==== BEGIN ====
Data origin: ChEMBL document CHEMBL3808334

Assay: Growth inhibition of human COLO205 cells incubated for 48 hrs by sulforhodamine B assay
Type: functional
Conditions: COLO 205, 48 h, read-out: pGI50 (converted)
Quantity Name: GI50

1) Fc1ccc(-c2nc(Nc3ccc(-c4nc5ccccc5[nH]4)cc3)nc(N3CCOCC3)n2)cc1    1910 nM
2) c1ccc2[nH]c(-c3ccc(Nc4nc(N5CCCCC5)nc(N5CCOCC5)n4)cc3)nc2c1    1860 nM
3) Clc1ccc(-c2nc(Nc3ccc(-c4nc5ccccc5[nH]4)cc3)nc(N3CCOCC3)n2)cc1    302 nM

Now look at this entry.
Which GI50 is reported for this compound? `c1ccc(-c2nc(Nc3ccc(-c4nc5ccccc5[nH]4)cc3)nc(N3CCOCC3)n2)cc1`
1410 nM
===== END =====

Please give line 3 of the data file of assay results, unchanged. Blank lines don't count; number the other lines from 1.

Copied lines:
Type: functional